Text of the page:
Trash Talk: Piedmont Storm Drains vs. SF Bay

Sometimes it's a good thing to be in the bottom 10

When it comes to trash that ends up in San Francisco Bay – candy wrappers, plastic bags, cigarette butts – Piedmont scores well in terms of total volume, according to an article in the San Jose Mercury News.

Piedmont ranks in the bottom 10 (No. 65 out of 73 communities) in the volume of litter that reaches the bay via storm drains and creeks, with an estimated 2,362 gallons a year, the article says.

Per capita, though, Piedmont doesn't fare as well. Annually, the city sends an estimated 220 gallons of junk per 1,000 residents into the bay, according to Mercury News figures. That places it squarely in the middle of the pack.

Alameda, one of the 10 best-performing cities on a per capita basis, contributes only 119 gallons per 1,000 people. Albany made the best-performing bottom 10 in both categories, total volume and per capita.

The figures are based on a study by the Bay Area Stormwater Management Agencies Association. The state has ordered Bay Area cities and counties to reduce the the amount of trash reaching the bay by 40 percent within the next two years.

Read the complete article here.


Dixie Jordan February 24, 2012 at 03:35 AM
According to the Mercury News story, most of it is through storm drains after rains, and about half is just litter - candy wrappers, potato chip bags, etc. Some cities have installed screens or "strainers" on storm drains, increased street sweeping and done volunteer clean-ups. The story has a link to the original study.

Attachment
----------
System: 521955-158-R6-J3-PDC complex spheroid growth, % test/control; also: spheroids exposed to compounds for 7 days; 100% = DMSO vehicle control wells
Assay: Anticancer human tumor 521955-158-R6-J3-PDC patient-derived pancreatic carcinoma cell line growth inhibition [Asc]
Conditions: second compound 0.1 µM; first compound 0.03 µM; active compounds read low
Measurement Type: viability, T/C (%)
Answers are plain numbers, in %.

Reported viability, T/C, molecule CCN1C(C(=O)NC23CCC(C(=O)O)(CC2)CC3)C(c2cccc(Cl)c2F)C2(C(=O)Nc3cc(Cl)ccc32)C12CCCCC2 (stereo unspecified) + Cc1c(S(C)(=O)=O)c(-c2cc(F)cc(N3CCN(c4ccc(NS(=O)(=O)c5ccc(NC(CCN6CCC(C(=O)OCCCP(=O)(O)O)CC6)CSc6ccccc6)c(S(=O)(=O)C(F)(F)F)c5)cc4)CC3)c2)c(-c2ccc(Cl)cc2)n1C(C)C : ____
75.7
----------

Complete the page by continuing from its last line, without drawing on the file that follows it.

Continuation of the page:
Mallory Hill February 24, 2012 at 07:01 PM
Piedmont is on steep hillsides in many places and gets higher peak rainfall amounts than the towns on the flats...This ends up sweeping more debris into the drains
Margaret Ovenden February 24, 2012 at 08:07 PM
I agree that our geography makes for more runoff action. But what can we do to stop things from becoming litter in the first place? For example, it seems there is usually a lot of post-lunchtime litter in Piedmont Park, and I understand city crews have to spend a lot of time dealing with that (taking time away from other things they could be doing).
Jim McCrea February 26, 2012 at 09:57 PM
I never go to Piedmont Park. Are there sufficient trash cans available? Does the school try to educate students who might be eating there about "good citizenship" with respect to THEIR environment? Could interested parents/citizens monitor the park during lunchtime and attempt to forestall casual littering?
Margaret Ovenden February 26, 2012 at 11:48 PM
First off, I'm not sure if Piedmont Park is the main source of our storm drain litter ... I was hoping someone would know for sure what our main source is. But I do know that lunchtime litter is a difficult issue there. I believe there are sufficient trash cans, as the Park Commission and the Planning Dept did a study and installed new receptacles there just a couple years ago. And I know that the schools (at least the ones I'm familiar with, the elementaries and the middle school) have made a lot of efforts since the start of Piedmont's new waste contract with Richmond Sanitary to educate students about proper ways to sort waste (recycling, compost, landfill). The hope is that by the time students get up to the high school, these good environmental habits (as well as an appreciation of not littering) will be ingrained in them. Along similar lines, at the Harvest Festval for the last 3 years there have been volunteers at the waste bins, helping people sort their waste properly. This has lead to a big increase in the amount of that event's waste being diverted from the landfill (and maybe to less littering, but that isn't measured). So, yes, maybe some volunteers in the park to help monitor for littering is a good idea. I think also there needs to be more education across the community about how litter ends up in the Bay and the ocean. Plus encouragement for people to not purchase products which generate so much litter in the first place (less plastic wrappers, etc.)


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